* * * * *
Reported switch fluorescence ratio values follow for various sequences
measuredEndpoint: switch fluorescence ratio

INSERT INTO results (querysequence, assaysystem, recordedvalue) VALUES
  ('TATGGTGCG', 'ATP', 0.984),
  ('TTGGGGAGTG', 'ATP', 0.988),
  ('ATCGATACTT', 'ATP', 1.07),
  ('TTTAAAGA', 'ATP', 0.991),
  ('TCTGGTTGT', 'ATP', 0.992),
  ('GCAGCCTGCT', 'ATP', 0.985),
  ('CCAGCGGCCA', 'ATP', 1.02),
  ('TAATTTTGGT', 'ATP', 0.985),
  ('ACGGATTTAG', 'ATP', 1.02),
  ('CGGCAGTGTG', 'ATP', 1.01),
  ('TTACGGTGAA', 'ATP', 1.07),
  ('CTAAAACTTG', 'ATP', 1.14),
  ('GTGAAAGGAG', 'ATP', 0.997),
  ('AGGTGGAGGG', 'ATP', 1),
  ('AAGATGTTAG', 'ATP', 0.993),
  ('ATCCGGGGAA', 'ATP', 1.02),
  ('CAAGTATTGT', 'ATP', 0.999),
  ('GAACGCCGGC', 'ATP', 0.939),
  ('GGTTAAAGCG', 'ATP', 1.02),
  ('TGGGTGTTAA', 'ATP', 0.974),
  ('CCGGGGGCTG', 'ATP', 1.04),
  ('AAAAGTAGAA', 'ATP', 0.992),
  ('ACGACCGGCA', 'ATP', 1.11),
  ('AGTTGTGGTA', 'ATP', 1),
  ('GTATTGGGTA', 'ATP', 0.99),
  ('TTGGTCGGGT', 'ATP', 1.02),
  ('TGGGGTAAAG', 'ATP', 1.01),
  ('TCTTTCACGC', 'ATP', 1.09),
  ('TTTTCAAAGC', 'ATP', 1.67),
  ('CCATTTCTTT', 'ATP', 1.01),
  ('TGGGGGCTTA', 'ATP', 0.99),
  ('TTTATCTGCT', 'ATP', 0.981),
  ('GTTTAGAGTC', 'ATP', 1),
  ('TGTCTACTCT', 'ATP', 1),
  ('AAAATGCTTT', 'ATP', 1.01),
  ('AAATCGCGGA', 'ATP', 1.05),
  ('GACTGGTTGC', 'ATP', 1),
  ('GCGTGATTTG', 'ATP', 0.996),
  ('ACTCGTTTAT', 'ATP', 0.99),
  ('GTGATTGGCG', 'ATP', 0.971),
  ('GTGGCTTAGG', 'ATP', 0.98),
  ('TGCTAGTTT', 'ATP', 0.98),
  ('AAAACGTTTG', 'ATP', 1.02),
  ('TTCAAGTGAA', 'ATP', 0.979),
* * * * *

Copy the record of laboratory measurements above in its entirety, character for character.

Reported switch fluorescence ratio values follow for various sequences
measuredEndpoint: switch fluorescence ratio

INSERT INTO results (querysequence, assaysystem, recordedvalue) VALUES
  ('TATGGTGCG', 'ATP', 0.984),
  ('TTGGGGAGTG', 'ATP', 0.988),
  ('ATCGATACTT', 'ATP', 1.07),
  ('TTTAAAGA', 'ATP', 0.991),
  ('TCTGGTTGT', 'ATP', 0.992),
  ('GCAGCCTGCT', 'ATP', 0.985),
  ('CCAGCGGCCA', 'ATP', 1.02),
  ('TAATTTTGGT', 'ATP', 0.985),
  ('ACGGATTTAG', 'ATP', 1.02),
  ('CGGCAGTGTG', 'ATP', 1.01),
  ('TTACGGTGAA', 'ATP', 1.07),
  ('CTAAAACTTG', 'ATP', 1.14),
  ('GTGAAAGGAG', 'ATP', 0.997),
  ('AGGTGGAGGG', 'ATP', 1),
  ('AAGATGTTAG', 'ATP', 0.993),
  ('ATCCGGGGAA', 'ATP', 1.02),
  ('CAAGTATTGT', 'ATP', 0.999),
  ('GAACGCCGGC', 'ATP', 0.939),
  ('GGTTAAAGCG', 'ATP', 1.02),
  ('TGGGTGTTAA', 'ATP', 0.974),
  ('CCGGGGGCTG', 'ATP', 1.04),
  ('AAAAGTAGAA', 'ATP', 0.992),
  ('ACGACCGGCA', 'ATP', 1.11),
  ('AGTTGTGGTA', 'ATP', 1),
  ('GTATTGGGTA', 'ATP', 0.99),
  ('TTGGTCGGGT', 'ATP', 1.02),
  ('TGGGGTAAAG', 'ATP', 1.01),
  ('TCTTTCACGC', 'ATP', 1.09),
  ('TTTTCAAAGC', 'ATP', 1.67),
  ('CCATTTCTTT', 'ATP', 1.01),
  ('TGGGGGCTTA', 'ATP', 0.99),
  ('TTTATCTGCT', 'ATP', 0.981),
  ('GTTTAGAGTC', 'ATP', 1),
  ('TGTCTACTCT', 'ATP', 1),
  ('AAAATGCTTT', 'ATP', 1.01),
  ('AAATCGCGGA', 'ATP', 1.05),
  ('GACTGGTTGC', 'ATP', 1),
  ('GCGTGATTTG', 'ATP', 0.996),
  ('ACTCGTTTAT', 'ATP', 0.99),
  ('GTGATTGGCG', 'ATP', 0.971),
  ('GTGGCTTAGG', 'ATP', 0.98),
  ('TGCTAGTTT', 'ATP', 0.98),
  ('AAAACGTTTG', 'ATP', 1.02),
  ('TTCAAGTGAA', 'ATP', 0.979),